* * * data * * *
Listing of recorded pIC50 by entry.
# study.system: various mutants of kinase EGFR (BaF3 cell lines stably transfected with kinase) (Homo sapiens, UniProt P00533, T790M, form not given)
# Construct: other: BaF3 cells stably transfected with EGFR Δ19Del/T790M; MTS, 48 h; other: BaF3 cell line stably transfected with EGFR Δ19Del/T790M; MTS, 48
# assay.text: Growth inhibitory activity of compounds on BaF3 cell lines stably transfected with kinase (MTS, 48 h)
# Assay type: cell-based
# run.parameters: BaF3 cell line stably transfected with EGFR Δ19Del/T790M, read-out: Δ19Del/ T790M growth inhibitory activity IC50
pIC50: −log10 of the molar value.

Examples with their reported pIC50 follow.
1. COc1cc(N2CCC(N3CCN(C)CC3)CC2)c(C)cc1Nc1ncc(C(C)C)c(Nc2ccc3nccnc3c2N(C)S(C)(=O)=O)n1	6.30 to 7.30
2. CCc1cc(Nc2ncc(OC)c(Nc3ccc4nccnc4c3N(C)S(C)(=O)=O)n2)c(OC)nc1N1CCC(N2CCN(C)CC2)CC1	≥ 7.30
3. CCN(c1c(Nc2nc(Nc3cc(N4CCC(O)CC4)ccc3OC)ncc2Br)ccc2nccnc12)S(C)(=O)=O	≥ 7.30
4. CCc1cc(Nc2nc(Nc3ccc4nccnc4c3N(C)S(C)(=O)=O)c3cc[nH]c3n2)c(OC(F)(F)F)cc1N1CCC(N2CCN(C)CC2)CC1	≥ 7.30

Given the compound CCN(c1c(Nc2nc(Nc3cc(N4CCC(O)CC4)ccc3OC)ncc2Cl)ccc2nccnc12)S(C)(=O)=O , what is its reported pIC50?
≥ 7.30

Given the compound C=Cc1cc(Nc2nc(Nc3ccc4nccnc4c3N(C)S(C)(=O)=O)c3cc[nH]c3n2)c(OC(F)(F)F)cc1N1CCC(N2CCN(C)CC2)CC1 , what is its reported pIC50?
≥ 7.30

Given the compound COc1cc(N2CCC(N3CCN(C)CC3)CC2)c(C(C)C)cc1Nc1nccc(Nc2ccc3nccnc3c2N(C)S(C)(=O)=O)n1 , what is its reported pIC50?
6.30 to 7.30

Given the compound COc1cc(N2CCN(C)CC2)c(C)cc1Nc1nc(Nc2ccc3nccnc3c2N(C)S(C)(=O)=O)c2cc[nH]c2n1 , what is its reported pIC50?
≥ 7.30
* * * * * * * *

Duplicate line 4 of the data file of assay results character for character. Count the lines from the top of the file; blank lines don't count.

# assay.text: Growth inhibitory activity of compounds on BaF3 cell lines stably transfected with kinase (MTS, 48 h)